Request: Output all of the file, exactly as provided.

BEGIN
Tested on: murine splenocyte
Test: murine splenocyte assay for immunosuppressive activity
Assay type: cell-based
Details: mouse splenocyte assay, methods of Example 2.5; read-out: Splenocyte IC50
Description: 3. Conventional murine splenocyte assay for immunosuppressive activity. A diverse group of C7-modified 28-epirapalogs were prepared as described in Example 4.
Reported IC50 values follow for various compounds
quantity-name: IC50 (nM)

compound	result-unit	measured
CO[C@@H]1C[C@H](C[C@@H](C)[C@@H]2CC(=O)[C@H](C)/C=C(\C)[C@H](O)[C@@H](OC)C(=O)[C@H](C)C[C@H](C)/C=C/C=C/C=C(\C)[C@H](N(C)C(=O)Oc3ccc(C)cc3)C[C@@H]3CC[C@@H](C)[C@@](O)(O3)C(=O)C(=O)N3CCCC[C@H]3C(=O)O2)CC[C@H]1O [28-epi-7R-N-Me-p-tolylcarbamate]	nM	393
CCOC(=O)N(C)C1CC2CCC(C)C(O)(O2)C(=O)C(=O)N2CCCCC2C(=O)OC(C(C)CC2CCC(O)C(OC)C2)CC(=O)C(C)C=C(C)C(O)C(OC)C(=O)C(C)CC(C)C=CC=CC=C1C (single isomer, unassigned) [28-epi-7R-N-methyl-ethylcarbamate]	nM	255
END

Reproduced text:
Tested on: murine splenocyte
Test: murine splenocyte assay for immunosuppressive activity
Assay type: cell-based
Details: mouse splenocyte assay, methods of Example 2.5; read-out: Splenocyte IC50
Description: 3. Conventional murine splenocyte assay for immunosuppressive activity. A diverse group of C7-modified 28-epirapalogs were prepared as described in Example 4.
Reported IC50 values follow for various compounds
quantity-name: IC50 (nM)

compound	result-unit	measured
CO[C@@H]1C[C@H](C[C@@H](C)[C@@H]2CC(=O)[C@H](C)/C=C(\C)[C@H](O)[C@@H](OC)C(=O)[C@H](C)C[C@H](C)/C=C/C=C/C=C(\C)[C@H](N(C)C(=O)Oc3ccc(C)cc3)C[C@@H]3CC[C@@H](C)[C@@](O)(O3)C(=O)C(=O)N3CCCC[C@H]3C(=O)O2)CC[C@H]1O [28-epi-7R-N-Me-p-tolylcarbamate]	nM	393
CCOC(=O)N(C)C1CC2CCC(C)C(O)(O2)C(=O)C(=O)N2CCCCC2C(=O)OC(C(C)CC2CCC(O)C(OC)C2)CC(=O)C(C)C=C(C)C(O)C(OC)C(=O)C(C)CC(C)C=CC=CC=C1C (single isomer, unassigned) [28-epi-7R-N-methyl-ethylcarbamate]	nM	255